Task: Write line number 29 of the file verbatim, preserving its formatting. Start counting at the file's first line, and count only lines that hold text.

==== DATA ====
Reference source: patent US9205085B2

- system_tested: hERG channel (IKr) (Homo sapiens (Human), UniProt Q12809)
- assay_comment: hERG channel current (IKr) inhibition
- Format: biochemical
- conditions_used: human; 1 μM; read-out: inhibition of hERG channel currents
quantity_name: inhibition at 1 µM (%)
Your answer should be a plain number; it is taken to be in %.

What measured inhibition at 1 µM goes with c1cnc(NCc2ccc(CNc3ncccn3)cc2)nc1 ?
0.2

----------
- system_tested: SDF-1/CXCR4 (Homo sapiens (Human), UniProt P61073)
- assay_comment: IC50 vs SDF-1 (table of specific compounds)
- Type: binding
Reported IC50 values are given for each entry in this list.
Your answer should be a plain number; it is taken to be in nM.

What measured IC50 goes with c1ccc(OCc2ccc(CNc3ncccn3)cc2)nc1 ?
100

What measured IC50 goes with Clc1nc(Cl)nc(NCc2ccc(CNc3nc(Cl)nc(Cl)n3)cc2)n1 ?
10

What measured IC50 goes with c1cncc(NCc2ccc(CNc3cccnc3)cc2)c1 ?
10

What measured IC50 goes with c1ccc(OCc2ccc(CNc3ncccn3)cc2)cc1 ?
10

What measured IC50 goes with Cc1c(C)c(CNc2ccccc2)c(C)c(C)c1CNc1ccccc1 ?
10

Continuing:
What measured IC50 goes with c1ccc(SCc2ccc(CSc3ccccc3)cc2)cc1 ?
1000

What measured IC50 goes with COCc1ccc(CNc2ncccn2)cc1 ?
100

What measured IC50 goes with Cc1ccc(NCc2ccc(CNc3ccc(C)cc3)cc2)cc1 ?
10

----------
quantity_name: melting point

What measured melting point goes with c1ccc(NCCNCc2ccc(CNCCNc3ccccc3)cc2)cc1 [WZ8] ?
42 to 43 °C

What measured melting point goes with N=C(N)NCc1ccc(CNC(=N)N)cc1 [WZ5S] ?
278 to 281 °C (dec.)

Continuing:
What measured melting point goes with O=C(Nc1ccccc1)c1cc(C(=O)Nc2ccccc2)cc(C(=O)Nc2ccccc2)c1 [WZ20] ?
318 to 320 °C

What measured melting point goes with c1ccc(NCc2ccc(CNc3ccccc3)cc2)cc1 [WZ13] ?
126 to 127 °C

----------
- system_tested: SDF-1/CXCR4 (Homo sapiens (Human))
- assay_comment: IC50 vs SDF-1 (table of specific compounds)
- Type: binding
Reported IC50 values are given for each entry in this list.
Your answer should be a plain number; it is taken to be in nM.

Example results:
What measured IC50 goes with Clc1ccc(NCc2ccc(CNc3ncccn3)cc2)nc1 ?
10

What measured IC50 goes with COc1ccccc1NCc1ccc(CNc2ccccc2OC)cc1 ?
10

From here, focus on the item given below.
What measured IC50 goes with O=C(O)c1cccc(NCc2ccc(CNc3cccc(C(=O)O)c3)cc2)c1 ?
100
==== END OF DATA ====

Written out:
What measured IC50 goes with COCc1ccc(CNc2ncccn2)cc1 ?